So much of romance, she adds, “isn’t just about jumping into kissing someone, but the yearning and the connection that builds”. Even if that yearning is built on a fantasy image, or an idea of someone, it still bleeds into our reality in some shape or form. It pushes our own story forward.

Usher was my main pop-star crush when I was around 13-14 years old,” Babalola says. “For me, the Confessions album is pivotal in my development and understanding of my sexuality. It wasn’t just about looks. It was his charisma. His smile. When he’s looking at you, it feels like he’s really looking at you, and that taps into something deeper. We want to be seen, engaged with. Even my TV crushes, even if it was about a superficial part of their personality, still say something about what I desired and wanted in a relationship.”

The rapture of romance while coming of age can be potent. Unbruised by previous heartache. It’s like you’re a blank canvas, the brushstrokes of pain and pleasure both unfamiliar and dazzling. Every gaze, every touch, every almost-kiss can be felt with an almost crippling intensity.

It’s why I so readily devour those scenes in books, and films, and on TV, where the younger generation high-key crush. That moment in The Summer I Turned Pretty when someone walks into a room and it feels like every motion is exquisitely slow and you can hear the hum of Haim playing: “I’m alone in my head / But I wish you were in my bed / Can’t get a read on myself…” Or in one overwhelmingly sentimental scene in 10 Things…, when Julia Stiles recites poetry with see-through subtext in an English class – through actual tears – without fear of being perceived as “unhinged”.

It’s heartening to watch these characters who are untouched by the dampening of experience that makes us less open to humiliating ourselves. It’s a radical space to inhabit, if you think about it. Hyped on hope.

I’ve long reasoned with being a romantic, and it’s always bothered me that the word goes hand in hand with being “hopeless”. As if it’s something distinctly unreasonable, to be swiftly diminished. Believing that all is not lost? It’s a tall order. And while I know there are sceptics who will disagree with me, I don’t think we should ever squash that soft part of ourselves that it’s all too easy simply to bury. Today even more so, in an age when we are just one scroll away from becoming embittered by messages telling us the world is going to s***.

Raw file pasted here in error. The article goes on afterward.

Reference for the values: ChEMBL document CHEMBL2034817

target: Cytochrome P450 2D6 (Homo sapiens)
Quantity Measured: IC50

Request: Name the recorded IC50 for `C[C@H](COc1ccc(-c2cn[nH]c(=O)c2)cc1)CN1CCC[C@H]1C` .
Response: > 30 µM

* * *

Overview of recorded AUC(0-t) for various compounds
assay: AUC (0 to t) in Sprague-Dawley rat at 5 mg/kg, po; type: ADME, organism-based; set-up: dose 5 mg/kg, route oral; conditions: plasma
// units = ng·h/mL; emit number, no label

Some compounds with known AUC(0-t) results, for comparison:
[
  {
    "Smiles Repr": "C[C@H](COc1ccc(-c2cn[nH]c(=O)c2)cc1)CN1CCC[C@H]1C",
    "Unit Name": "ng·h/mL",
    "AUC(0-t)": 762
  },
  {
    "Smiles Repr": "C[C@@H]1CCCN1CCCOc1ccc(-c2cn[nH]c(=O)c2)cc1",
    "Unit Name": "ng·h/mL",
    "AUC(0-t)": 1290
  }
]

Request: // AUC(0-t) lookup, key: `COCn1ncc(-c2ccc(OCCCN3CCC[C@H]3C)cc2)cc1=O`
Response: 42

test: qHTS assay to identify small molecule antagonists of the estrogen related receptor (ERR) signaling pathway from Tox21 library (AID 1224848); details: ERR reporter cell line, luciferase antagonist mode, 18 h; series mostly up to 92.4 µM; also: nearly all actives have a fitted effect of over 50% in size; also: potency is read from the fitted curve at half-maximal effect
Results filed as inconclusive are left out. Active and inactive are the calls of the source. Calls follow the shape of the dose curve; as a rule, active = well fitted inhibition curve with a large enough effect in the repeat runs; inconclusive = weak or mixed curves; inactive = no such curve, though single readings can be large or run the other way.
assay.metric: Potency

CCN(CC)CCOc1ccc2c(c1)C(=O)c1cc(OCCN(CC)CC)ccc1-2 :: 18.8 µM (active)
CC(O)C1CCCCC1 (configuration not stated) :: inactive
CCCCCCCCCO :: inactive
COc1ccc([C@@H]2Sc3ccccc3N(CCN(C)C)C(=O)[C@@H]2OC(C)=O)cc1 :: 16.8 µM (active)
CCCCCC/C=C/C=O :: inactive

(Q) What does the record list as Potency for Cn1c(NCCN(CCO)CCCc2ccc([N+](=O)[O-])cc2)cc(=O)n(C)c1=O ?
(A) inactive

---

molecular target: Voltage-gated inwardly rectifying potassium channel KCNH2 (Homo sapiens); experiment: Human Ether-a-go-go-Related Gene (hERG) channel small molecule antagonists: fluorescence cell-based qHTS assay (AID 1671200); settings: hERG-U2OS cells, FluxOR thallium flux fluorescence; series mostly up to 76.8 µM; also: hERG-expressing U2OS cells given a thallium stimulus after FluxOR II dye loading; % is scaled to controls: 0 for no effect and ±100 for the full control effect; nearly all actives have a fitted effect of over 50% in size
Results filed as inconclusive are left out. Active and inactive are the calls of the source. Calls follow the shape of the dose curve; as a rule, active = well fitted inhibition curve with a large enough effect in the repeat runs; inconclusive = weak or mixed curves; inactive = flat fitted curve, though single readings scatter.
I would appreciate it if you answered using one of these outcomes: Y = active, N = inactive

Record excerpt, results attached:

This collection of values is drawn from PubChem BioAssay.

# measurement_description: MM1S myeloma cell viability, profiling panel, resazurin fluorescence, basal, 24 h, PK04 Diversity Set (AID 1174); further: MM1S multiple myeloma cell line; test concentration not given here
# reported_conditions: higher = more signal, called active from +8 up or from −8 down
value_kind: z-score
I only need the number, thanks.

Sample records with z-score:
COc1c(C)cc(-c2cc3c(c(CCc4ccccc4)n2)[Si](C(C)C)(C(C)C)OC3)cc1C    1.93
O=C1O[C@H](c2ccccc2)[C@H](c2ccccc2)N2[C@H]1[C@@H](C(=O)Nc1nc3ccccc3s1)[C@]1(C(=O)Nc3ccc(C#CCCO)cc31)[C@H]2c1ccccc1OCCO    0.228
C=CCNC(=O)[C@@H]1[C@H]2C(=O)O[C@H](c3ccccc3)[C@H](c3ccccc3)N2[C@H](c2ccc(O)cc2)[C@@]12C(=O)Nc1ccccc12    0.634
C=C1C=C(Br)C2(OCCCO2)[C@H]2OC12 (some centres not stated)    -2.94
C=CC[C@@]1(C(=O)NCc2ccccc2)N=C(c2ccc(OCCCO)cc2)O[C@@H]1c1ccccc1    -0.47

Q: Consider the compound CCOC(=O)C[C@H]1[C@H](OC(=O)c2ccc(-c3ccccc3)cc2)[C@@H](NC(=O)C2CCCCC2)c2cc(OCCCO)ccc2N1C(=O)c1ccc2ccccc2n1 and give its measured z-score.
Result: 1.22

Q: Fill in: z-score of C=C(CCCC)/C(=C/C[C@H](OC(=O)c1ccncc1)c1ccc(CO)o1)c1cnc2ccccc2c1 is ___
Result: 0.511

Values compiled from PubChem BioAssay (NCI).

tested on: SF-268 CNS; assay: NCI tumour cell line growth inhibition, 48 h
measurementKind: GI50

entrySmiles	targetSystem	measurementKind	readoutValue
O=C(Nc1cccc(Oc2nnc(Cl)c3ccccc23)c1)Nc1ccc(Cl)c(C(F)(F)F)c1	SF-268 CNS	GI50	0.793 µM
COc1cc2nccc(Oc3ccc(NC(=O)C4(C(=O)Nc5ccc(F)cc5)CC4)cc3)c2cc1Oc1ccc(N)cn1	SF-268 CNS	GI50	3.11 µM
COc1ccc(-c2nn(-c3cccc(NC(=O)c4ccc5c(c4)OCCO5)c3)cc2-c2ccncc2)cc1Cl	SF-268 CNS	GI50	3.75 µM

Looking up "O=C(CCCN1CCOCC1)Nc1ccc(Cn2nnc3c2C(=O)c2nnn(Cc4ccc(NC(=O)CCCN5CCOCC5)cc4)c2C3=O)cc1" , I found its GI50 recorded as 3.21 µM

No. Romance is a sweeter pill to swallow, one that can add intrigue to lives otherwise paved with never-ending responsibility. Quite frankly, we are all long due a romance renaissance. As Gloria Steinem once said: “Without leaps of imagination or dreaming, we lose the excitement of possibilities.”

Maybe, in the end, this is why crushes endure across a lifetime. They’re almost entirely fuelled by a deep pang of curiosity. “I just think if it gives me a thrill, what’s wrong with that?” Cabourn-Smith says. “I’m just getting my kicks and staying in touch with my teenage self. I think the best way to ‘feel young’ is to keep the connection with the young person you were, however embarrassing they were, and however different you are now.” To remember, she says, “what it was like to have all those new feelings”.

They say you never forget your first crush. Your first love. Your first deep cut. And yet, this still seems far too narrow a lens. Because it’s not just about the person you’re remembering in that moment but, crucially, a past version of yourself. Fumbling around. Trying on different identities. When long summer days were ablaze with discovery, sounds, styles, sexual awakenings. To hark back to what Belly said, it’s always been about you.

‘The Summer I Turned Pretty’ and ‘Heartstopper’ are streaming now on Prime Video and Netflix respectively

Christopher Briney as Conrad and Lola Tung as Belly in Prime Video’s ‘The Summer I Turned Pretty’

Xural.com